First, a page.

How art helps Brain

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How art helps Brain

How Creating Art Benefits Your Brain When we create art, a lot happens in the body and the psyche, and it can be used for therapeutic purposes in

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How Creating Art Benefits Your Brain

When we create art, a lot happens in the body and the psyche, and it can be used for therapeutic purposes in both rehabilitative medicine and on your own. Any form of creative expression stimulates the brain’s neuroplasticity, which aids in the recovery of patients suffering from conditions like traumatic brain injuries or stroke. It also enables you to think of fresh ways to interact and communicate with the outside world.

Who needs to attempt art therapy?

Try art therapy if you’re feeling stressed out or overburdened by the fast-paced world we live in. You can take your time and explore whatever problems you might be having by making art. Art therapy is not about being a great artist because the emphasis is on the process rather than the final product, but rather about discovering meaning and connection in your life. All you need is a willingness to try new things.

Everyone, not just our patients in the field of rehabilitative therapy, benefits from making art! Here are a few advantages of art and how it influences the brain:

Reduces stress

Although there is still much to learn about the subject, many people are discovering that art therapy helps them to feel less stressed. No matter your level of skill, making art can lower cortisol levels for both those who identify as artists and those who don’t. Therefore, everyone can gain from creating art. It can be highly taxing for your mind and body to battle anxiety, despair, or emotional trauma. You can utilise making art to unwind and calm your body and mind.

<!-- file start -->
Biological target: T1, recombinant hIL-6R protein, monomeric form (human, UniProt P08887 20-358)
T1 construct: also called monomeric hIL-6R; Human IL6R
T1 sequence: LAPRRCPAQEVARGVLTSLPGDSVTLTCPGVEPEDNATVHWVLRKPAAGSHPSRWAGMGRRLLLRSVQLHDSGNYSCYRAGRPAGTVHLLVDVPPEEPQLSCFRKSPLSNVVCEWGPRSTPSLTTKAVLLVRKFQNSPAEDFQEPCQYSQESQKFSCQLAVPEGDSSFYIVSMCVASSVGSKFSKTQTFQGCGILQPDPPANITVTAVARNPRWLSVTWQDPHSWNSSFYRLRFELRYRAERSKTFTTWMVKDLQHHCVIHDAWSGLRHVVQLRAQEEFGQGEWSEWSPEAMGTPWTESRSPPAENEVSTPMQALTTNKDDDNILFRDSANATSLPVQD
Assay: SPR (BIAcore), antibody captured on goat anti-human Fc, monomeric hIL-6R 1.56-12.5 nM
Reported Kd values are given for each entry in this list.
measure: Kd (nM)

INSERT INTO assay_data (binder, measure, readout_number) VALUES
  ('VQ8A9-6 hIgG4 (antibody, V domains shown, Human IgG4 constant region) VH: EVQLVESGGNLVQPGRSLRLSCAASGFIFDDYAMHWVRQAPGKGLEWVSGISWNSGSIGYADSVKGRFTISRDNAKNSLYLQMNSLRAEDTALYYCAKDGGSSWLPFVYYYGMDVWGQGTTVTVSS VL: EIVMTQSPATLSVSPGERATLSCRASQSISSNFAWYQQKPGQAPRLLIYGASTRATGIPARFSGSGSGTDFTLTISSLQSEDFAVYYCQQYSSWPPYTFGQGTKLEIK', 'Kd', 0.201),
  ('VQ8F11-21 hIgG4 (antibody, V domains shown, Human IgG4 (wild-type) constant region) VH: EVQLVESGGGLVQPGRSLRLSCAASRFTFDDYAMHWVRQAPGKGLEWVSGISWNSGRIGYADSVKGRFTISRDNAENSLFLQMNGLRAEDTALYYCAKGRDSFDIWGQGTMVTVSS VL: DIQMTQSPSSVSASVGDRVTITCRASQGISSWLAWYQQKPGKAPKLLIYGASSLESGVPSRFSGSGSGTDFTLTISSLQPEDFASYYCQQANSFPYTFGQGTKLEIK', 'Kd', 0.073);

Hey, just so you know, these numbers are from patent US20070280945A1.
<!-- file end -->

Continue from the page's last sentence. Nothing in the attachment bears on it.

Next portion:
Deep Concentration

When creating art, you can lose track of time and become completely absorbed in the process. This is due to the fact that creating art stimulates theta brain wave activity, which is the state of consciousness you reach during meditation. People can experience a “flow state” through art, which is that state in which you’re in the zone and lose track of time and oneself. Making art can help you be more mindful, because it engages several neural networks, including those associated with pleasure, a relaxed state of reflection, and focused attention.

Processing feelings

Anyone who engages with art can reduce anxiety and develop coping mechanisms, and for those who are experiencing severe discomfort, a trained art therapist can help to facilitate the process. You may express emotions and memories via art in a way that words cannot. Making art may be cathartic and give a sense of release. Giving you a constructive avenue for expressing and letting go of all your feelings and concerns is the biggest advantage of art therapy. Sometimes it’s difficult to put complex feelings like grief or rage into words.

Think about a more optimistic future

The brain is a predictive computer that uses knowledge of what has already occurred to determine what we should do next in order to survive. Making art gives you the ability to make choices and understand images, deciphering their meaning and preparing you to face probable futures as well as envision better, more optimistic ones.

It stimulates the reward centre in your brain.

Your brain’s reward centre is activated when you create art. Serotonin levels rise when you feel busy and accomplished, which boosts your mood. The prefrontal cortex of the brain receives more blood when you are creating art. This part of the brain controls our motivational ability in addition to our ideas and feelings. The blood flows to the reward area once you can see what you’ve created, which makes you feel more connected to your life’s mission.

Through the use of neuroplasticity, art therapy

The brain’s capacity to develop new connections is known as neuroplasticity. This indicates that we may train our brains to think more positively, which will lead to more positive conduct and interpersonal interactions. By creating art, we open up new vistas. Because it is so repetitive, creating art is predictable. When you do repetitive motions, like when you embroider, your brain is calmed and your stress levels are reduced. You can develop new neural pathways when your brain is relaxed and your amygdala isn’t active. Our brains become more malleable the more we practise it and do it.